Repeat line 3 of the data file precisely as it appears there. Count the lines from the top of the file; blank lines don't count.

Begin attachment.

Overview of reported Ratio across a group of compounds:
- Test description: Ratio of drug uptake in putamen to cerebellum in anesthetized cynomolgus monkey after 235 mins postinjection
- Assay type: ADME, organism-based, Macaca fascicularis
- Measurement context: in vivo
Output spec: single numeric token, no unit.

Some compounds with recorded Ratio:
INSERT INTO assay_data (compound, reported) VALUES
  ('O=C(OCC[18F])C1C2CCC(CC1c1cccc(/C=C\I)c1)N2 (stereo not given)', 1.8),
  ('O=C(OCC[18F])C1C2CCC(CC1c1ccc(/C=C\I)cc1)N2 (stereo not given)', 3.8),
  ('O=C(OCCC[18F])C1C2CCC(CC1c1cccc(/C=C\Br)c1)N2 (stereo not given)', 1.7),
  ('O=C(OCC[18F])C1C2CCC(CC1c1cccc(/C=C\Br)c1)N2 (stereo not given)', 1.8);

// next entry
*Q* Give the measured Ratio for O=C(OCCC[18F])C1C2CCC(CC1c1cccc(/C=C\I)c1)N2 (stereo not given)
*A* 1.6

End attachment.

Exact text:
- Assay type: ADME, organism-based, Macaca fascicularis